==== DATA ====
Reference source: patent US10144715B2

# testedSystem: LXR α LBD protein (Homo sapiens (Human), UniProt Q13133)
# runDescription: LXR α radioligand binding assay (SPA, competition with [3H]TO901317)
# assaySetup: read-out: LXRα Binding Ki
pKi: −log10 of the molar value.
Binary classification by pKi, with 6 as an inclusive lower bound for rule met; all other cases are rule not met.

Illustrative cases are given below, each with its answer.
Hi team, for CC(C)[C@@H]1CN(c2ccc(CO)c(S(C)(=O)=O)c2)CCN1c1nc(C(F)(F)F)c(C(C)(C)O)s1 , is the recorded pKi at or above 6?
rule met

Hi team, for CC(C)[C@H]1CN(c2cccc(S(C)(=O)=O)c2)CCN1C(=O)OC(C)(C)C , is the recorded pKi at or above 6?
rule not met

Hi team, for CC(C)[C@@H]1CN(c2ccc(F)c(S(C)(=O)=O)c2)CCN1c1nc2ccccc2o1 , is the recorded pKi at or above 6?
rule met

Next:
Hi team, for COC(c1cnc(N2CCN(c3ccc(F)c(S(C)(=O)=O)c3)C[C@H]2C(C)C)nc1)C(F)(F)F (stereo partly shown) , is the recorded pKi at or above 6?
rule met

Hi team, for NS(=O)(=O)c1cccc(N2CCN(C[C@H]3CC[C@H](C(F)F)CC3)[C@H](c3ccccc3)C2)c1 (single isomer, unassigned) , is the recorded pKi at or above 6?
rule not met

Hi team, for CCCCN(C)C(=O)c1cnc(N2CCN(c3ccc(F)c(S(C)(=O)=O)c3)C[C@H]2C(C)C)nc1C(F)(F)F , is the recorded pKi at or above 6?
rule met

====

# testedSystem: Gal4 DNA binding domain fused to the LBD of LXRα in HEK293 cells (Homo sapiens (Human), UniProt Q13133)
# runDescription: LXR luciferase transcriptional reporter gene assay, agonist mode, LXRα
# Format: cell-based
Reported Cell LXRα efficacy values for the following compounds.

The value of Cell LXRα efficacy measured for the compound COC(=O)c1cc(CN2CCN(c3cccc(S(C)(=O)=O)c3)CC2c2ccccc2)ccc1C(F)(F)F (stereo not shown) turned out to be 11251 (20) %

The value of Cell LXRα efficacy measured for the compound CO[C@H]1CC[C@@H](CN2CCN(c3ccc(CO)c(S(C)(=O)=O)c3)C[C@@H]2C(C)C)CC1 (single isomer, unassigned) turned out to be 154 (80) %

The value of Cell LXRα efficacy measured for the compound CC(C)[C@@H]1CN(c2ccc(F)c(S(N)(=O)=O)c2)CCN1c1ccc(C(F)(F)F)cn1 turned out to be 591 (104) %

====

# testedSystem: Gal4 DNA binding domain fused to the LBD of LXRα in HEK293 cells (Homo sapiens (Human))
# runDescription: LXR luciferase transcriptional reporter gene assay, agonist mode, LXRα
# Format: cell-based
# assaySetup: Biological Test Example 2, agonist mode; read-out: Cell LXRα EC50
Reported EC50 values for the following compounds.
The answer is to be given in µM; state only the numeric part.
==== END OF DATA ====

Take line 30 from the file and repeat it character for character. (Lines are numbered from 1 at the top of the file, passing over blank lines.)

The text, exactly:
# testedSystem: Gal4 DNA binding domain fused to the LBD of LXRα in HEK293 cells (Homo sapiens (Human))